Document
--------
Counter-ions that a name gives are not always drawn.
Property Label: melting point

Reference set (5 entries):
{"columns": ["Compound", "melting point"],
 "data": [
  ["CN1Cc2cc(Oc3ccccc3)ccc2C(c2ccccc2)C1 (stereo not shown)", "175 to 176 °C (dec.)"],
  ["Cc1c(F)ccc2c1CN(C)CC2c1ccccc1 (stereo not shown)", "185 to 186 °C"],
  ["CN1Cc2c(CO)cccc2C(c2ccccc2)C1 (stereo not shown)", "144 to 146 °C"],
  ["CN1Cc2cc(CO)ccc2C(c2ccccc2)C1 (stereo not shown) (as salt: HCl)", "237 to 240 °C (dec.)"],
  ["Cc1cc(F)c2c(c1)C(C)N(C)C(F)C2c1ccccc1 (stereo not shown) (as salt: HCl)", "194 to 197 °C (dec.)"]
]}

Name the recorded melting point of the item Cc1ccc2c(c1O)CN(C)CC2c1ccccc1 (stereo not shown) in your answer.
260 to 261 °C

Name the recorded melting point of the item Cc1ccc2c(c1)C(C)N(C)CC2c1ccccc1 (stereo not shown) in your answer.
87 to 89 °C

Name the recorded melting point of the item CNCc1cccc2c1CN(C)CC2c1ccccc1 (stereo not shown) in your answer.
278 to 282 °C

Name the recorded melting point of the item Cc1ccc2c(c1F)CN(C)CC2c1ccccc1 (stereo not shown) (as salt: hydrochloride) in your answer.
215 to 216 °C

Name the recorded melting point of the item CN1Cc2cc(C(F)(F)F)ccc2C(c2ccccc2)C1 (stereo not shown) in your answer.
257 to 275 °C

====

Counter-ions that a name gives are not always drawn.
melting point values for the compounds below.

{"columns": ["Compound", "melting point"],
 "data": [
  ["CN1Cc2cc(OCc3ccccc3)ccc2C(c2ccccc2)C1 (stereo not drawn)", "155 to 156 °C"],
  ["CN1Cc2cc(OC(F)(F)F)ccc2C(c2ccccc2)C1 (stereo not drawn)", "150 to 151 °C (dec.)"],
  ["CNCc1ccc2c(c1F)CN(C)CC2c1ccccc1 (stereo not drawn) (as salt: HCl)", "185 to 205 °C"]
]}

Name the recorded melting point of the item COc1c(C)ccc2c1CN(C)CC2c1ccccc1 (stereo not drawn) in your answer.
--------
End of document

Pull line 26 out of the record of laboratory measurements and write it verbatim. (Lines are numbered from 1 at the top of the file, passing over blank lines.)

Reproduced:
 "data": [